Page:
After what felt like an age waiting in his seat, he finally spotted August and Brown. Although dishevelled from their dressing down, they informed him that all their gear had made it safely in the hold. As per the plan, Hynson then hot-footed it to the cramped toilet cubicle, peeled the tape off his ribs, tucked the reels inside his jacket and returned to his seat, flush with the buzz from his first-ever successful smuggle.
Half a decade later, as the film packed out cinemas around the world, the tale of that day in Mumbai was about to open a whole new chapter in Hynson’s life.
After a brief stint on Oahu, he’d moved to Laguna Beach, where he’d fallen in with a group of acid-loving spiritualists who called themselves the Brotherhood Of Eternal Love. Many of them had been heroin addicts or violent convicts in a past life, and credited LSD for showing them the way out. They figured perhaps the drug – and the enlightenment it’d brought them – could do the same for the wider American society if only they had access to it. Their aim was to open a psychedelic spiritual and cultural centre in Laguna Beach, where regular folks could come to have their third eye opened. To finance their ambition the group set about establishing what would go on to become America’s largest hash smuggling and acid distribution network.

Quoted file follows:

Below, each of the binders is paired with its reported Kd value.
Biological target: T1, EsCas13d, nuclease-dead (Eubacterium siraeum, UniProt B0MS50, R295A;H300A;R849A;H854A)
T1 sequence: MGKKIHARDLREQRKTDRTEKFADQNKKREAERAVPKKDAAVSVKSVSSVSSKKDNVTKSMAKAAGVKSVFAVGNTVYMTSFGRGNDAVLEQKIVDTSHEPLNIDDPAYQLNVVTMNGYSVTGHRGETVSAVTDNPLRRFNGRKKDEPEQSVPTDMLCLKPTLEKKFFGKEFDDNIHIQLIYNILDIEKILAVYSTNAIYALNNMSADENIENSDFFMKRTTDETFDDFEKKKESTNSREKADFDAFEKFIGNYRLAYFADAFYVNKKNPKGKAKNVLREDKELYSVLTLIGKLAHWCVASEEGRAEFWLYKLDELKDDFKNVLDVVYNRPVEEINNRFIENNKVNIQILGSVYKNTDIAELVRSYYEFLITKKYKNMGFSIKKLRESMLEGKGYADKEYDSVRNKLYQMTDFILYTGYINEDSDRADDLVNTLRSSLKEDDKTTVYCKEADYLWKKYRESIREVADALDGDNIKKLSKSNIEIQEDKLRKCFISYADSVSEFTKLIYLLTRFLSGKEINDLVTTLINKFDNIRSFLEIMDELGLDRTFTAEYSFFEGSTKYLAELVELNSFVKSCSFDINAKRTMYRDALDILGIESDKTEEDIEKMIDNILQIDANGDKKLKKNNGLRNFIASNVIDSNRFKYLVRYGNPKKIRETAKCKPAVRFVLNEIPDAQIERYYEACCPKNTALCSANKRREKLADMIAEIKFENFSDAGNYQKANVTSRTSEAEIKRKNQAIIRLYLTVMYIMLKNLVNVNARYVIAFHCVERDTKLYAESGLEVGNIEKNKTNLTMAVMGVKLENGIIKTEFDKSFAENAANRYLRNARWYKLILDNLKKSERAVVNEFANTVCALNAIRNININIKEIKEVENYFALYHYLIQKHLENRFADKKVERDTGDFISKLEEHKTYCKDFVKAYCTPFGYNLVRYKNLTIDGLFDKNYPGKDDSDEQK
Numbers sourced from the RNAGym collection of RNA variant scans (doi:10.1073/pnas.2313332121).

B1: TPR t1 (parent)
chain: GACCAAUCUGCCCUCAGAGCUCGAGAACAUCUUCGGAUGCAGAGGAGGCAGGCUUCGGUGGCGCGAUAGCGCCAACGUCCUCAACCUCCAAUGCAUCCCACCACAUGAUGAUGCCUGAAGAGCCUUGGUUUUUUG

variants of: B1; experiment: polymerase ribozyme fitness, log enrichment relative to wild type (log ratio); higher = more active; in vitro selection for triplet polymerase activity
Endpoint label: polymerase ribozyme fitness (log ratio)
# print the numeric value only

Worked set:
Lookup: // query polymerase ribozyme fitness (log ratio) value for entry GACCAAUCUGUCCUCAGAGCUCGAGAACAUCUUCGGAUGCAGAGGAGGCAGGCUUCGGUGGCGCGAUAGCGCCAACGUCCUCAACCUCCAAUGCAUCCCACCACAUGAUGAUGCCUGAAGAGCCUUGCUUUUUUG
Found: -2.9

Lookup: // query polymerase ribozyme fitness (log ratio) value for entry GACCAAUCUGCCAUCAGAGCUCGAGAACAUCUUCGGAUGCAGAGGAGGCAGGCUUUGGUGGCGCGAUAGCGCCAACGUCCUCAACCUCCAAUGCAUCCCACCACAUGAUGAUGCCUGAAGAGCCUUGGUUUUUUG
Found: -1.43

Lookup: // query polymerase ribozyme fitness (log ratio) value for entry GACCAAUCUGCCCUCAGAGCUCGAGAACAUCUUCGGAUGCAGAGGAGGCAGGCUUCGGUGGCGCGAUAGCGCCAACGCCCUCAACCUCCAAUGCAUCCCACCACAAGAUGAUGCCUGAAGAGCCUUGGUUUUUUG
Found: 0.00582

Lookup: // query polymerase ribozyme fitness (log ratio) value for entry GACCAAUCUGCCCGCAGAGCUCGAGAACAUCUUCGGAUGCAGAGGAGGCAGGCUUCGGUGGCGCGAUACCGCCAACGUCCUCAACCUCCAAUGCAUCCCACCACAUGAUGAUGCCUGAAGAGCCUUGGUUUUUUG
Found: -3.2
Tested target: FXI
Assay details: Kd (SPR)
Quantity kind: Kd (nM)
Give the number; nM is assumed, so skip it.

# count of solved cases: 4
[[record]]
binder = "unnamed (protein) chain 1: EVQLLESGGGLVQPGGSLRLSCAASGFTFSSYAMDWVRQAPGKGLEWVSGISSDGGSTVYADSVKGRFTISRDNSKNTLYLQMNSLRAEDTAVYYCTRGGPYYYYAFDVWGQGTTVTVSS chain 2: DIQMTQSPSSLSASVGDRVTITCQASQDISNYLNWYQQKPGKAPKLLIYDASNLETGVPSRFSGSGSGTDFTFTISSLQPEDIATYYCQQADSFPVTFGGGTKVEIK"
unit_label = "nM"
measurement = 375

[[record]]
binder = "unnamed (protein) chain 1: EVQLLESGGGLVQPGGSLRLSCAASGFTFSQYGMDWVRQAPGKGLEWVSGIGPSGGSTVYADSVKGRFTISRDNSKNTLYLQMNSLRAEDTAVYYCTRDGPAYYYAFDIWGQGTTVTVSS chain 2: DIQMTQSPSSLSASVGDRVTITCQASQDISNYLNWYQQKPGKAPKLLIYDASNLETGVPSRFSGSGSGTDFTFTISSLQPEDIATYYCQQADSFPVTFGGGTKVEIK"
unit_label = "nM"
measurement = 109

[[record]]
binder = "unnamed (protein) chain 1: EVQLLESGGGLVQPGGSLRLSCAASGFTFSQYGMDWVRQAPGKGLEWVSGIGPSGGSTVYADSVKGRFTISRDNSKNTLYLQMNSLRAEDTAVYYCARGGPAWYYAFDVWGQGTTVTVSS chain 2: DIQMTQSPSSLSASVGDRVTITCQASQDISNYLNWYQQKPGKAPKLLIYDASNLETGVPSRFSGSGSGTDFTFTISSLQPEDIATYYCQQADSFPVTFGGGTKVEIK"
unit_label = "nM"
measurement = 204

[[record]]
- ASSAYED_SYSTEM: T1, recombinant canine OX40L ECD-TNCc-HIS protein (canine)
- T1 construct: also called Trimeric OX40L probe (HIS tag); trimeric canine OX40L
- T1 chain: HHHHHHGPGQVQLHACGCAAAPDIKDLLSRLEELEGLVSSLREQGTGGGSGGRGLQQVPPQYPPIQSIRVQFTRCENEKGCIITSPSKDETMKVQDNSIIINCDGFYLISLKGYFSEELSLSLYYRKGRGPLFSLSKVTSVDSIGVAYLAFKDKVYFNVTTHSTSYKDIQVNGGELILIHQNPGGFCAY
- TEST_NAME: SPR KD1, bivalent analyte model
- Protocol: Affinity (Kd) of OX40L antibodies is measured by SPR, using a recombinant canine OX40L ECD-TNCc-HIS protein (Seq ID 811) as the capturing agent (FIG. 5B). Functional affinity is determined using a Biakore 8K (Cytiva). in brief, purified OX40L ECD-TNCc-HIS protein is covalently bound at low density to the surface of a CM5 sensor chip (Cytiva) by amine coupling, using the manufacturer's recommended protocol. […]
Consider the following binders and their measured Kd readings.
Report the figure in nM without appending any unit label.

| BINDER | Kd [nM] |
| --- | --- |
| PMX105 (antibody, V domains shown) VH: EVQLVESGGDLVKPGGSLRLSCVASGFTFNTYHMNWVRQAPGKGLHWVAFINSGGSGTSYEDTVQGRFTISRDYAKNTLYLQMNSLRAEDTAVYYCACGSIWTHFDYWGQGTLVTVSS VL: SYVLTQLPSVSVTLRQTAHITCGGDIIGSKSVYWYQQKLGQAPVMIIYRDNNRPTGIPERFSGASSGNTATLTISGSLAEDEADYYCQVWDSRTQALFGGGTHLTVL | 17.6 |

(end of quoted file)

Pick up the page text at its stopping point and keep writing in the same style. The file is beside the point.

In his memoir, Hynson recalls the moment he decided he wanted in. He was sitting in a room with a pair of ‘Brothers’ named Johnny and David, smoking a spliff and listening to tales of smuggling and adventure. At first, they were sceptical about getting him on board.